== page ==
plates was a plank :flooring, which formed the bottom of the lower hold. At the sides of the tanks were water-ways leading from forward and aft to a well below the engine-room. In the water-ways at the bulk-heads were sluices so arranged that they could be opened and closed from the engine room. The tanks were filled from the sea through an opening in the side of the ship, under the engine-room. and from this opening intermediate pipes led to the separate tanks. and the tanlts could be filled altogether or separately. The ship arrived in Boston on April 7. 1884. The whole cargo consisted of 1698 hogsheads. On the evening of the 8th, 1606 hogsheads had been landed in good condition. The remaining 92 hogsheads formed the ground tier in the after-hold. The ship being lightened by the dis.. charge of cargo, it became necessary to run up the ballast tanks to keep her steady, and prevent her from listing in the dock. The sea:. cock was accordingly turned on, and the water was allowed to run into all the tanks simultaneously during the night. The next morning it was found that the -tanks had filled, and that the water had leaked through the tops of two of them into the after-hold. The sluices in the water-ways at the bulk-heads having been kept shut, the water had accumulated in the hold, and risen above the dunnage. anel flooded the sugar. It was ascertained on subsequent examination that some of the rivets in the water-ways had become loosened, and the water had leaked into the hold through the rivet holes and seams. The tanks were sound at the commencement of the voyage, but had been strained in a storm of unusual severity which the ship had encountered off Cape Hatteras. The leak was unknown to the officers of the ship when the water was let into the tanks at Boston. The consignees paid all the freight money except $l,\:l75.67, and for this amount the own(lrs of the Gwalia libeled the cargo. The consignees, who appeared as claimants, claimed a deduction of $1,005.97, that being the amount of the damage to the cargo by the water. Both the Charter-party and the bills of lading contained the usual exception exempting the ship from liability for damage arising from the perils of the sea. The claim of the owners was that the damage was caused by a peril of the sea, within the exceptions. Whether this would be the case if the ship had been free from fault, I have not found it necessary to consider. I think it is clear, upon the admitted facts, that those in charge of her were guilty of negligence. Their negligence consisted in allowing the water to run all night into the ballast ta,nks with the sluices at the bulk-heads closed. Had the sluices been open, the water would have run off into the well below the engine-room, and done no injury, or, at least, the presence of the leak would have been disclosed. As I understand the construction of the ship, as described in the depositions in the case, the water-ways aud sluices were for the express purpose of draining off any water which might leak into the holds from the tanks when filled. and preventing just such acci-
dents as this. One excuse offered for the omission was that it was not usual on the Gwalia to open the sluices when the tanks were be. ing filled. This, certainly, was not a justification, as it showed an habitual failure to use the means and appliances furnished by the ship to prevent damage to cargo by water. Another excuse is that the ship lay by the stern, and the water would not have run off if the sluices had been open. I doubt if this was so, in point of fact; but if it was, the difficulty could easily have been remedied by filling the forward tanks first. The evidence showed that the weak point of vessels of this class was in the tops of the ballast tanks. In heavy weather, especially when supporting cargo, these are likely to become strained, thus starting the rivets and opening the seams between the iron plates: After the severe gale experienced during the voyage, it was the plain duty of the master to use extreme care in filling the tanks; and as he used no care at all, I must hold the ship responsible for his negligence. I am of opinion that the claimants are entitled to have deducted from the freight the damage to the cargo. Decree for the libelants for $969.70, with interest from the filing of the libel, without costs.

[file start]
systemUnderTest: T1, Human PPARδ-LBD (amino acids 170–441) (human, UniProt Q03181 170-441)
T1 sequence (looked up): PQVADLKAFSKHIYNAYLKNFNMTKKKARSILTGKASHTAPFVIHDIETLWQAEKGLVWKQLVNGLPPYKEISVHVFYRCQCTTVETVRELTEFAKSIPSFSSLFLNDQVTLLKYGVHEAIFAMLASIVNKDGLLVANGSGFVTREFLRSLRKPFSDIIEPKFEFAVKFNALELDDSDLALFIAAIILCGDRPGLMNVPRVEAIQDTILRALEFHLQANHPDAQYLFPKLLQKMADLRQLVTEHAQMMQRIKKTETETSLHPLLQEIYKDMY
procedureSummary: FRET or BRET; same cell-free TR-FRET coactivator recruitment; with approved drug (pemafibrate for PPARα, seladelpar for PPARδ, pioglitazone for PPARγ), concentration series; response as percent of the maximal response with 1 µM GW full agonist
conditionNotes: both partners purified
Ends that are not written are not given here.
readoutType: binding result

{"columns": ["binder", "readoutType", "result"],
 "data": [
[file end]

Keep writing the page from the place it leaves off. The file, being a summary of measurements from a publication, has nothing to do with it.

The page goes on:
(District (Jourt, 8. D. New York.
March 11, 1886.)
PERSONAL INJURY-OPEN HATCH-NARROW AND DARK PASSAGE-NEGLIGENCE.
Where libelant, who was acting as roundsman to see that the night inspectors were at their post;went aboard the ship G., and fell across an open hatch of the ship, which led to the coal-bunkers, and which was in a comparatively narrow passage-way where it was perfectly dark. and for his injuries brought suit ugainst the vessel, held. that such leaving of the hatchway open was negli15ence on the part of the ship, in respect to the libelant, whose duties called hIm there; but negligence of a minor character, which, under other circumstances of doubt, did not warrant the allowance to the libelant of more than his actual loss, which was fixed at $400.
In Admiralty. Guy C. H. Corliss, for libelant. Wheeler J: Cortis, for claimants.
BROWN, J. On the twenty-eighth day of September, 1885, the libelant was acting as roundsman, whose duty it was to see that the nightinspectors on board ship were at their posts. On visiting the Guillermo
Reported by Edward G. Benedict, Esq., olthe New York bar.